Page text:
In botany, a tree is a perennial plant with an elongated stem, or trunk, supporting branches and leaves in most species. In some usages, the definition of a tree may be narrower, including only woody plants with secondary growth, plants that are usable as lumber or plants above a specified height. In wider definitions, the taller palms, tree ferns, bananas, and bamboos are also trees. Trees are not a taxonomic group but include a variety of plant species that have independently evolved a trunk and branches as a way to tower above other plants to compete for sunlight. Trees tend to be long-lived, some reaching several thousand years old. Trees have been in existence for 370 million years. It is estimated that there are just over 3 trillion mature trees in the world.
TRIVIA AND FACTS
Every state has an official Tree. The Official state tree of Pennsylvania is the Hemlock (Source). The conifer tree is in the pine family, and got its name because when you crush its needles, you get a similar smell to the unrelated poison hemlock (Source).
Forests cover 30% of the planet’s surface. 45% of carbon stored on land are tied up in forest. In Philadelphia, the forest coverage is quite a bit lower, but we’re still lucky enough to have a lot of green spaces including Fairmount Park, which is home to a variety of tree species and plant life!
A mature leafy tree produces as much oxygen in a season as 10 people inhale in a year. That’s what makes them such important resources for everyone! Source: Arbor Day Foundation.
On average 6 million trees are planted each year in the U.S. That’s a whole lot of new growth! Our arborists are proud to have contributed to a small portion of those plantings. Source
Most trees can absorb as much as 48 lbs of carbon Dioxide per year! They’re basically nature’s air purifiers. Source
Trees have been in existence on the plant for 370 million years. Source
Giant sequoias – Sequoiadendron giganteum are the world’s largest living thing by volume and the world’s largest single trees. Source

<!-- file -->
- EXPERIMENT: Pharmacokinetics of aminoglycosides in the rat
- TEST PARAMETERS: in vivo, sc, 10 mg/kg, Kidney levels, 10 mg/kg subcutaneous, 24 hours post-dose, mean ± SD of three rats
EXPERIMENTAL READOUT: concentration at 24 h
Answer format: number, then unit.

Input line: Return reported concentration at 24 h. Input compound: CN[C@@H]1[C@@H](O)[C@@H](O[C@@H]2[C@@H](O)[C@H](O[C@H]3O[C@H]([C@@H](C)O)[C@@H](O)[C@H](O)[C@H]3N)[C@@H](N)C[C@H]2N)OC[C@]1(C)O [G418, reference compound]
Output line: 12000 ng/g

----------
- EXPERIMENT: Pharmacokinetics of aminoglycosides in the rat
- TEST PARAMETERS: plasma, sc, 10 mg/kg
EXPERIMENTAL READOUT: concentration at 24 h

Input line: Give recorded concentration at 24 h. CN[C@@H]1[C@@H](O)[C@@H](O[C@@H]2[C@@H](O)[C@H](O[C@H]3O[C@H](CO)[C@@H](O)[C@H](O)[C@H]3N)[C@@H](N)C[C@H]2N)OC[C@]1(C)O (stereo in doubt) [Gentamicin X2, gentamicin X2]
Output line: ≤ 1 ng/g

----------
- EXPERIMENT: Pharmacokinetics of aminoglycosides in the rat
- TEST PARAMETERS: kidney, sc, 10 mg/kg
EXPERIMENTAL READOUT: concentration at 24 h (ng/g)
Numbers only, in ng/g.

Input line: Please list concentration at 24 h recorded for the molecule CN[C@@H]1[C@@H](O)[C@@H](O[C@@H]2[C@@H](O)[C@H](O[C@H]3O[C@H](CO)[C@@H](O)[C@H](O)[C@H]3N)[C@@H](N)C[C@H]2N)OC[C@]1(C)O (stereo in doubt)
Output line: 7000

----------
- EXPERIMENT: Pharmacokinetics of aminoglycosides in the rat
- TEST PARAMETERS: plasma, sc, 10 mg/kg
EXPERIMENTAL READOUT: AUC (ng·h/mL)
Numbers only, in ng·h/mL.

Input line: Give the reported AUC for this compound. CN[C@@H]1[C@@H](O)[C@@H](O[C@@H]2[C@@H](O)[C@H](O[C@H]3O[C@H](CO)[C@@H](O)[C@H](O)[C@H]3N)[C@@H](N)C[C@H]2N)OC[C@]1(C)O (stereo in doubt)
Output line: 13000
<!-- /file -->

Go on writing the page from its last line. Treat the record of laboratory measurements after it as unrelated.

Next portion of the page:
Trees are more than just part of our natural landscape. They provide shelter and food for wildlife. They absorb carbon dioxide and produce breathable air. And one of the best things about trees is that they add to the beauty of the world.
Here are some of our favorite tree facts, enjoy!
Trees are the longest living organisms on Earth, and never die of old age. The Old List is a database of ancient trees that officially tracks old trees, their species, and location. Methuselah, from California’s White Mountains, comes in at over 4,800 years old.
Just like humans, trees need water to survive–and they drink a lot of it. In a single day, a large tree can consume 100 gallons of water out of the ground and discharge it into the air as oxygen and water vapor. Keep in mind that many conditions play a role such as the size of the tree, species of the tree, humidity, temperatures, sun exposure, etc.
Strategically planting trees and shrubs can save you up to 25 percent on your energy bills. Not only do they provide shade in the summer, but serve as a windbreak in the winter, too. (Get more information on smart landscaping.)
“Moon trees” were grown from seeds taken to the moon in early 1971. After orbiting the earth with the Apollo 14 mission, these tree seeds returned to earth and were germinated by the Forest Service. After being planted with their earth-bound counterparts, these seedlings showed no discernible difference after twenty years of growth.
Trees are able to communicate and defend themselves against attacking insects. Scientists have found that trees can flood their leaves with chemicals called phenolics when the insects begin their raid. They can also signal danger to other trees so they can start their own defense.
Trees can help you find your way if you get lost in the woods. In northern temperate climates, moss will grow on the northern side of the tree trunk, where there is more shade. Also, a tree’s rings can help point you in the right direction too. If you’re in the northern hemisphere, you can see the rings of the tree grow slightly thicker on the southern side since it receives more sunlight. In the southern hemisphere, the opposite is true, with rings being thicker on the northern side.
Pine trees grow on six of seven continents, with Antarctica being the only one left out.
Trees lower air temperature by evaporating water in their leaves.
If a birdhouse is hung on a tree branch, it does not move up the tree as the tree grows.
Trees improve water quality by slowing and filtering rainwater and protecting aquifers and watersheds.
The different parts of a tree grow at different times throughout the year. Typically, most of the foliage growth happens in the spring, followed by trunk growth in the summer and root growth in the fall and winter.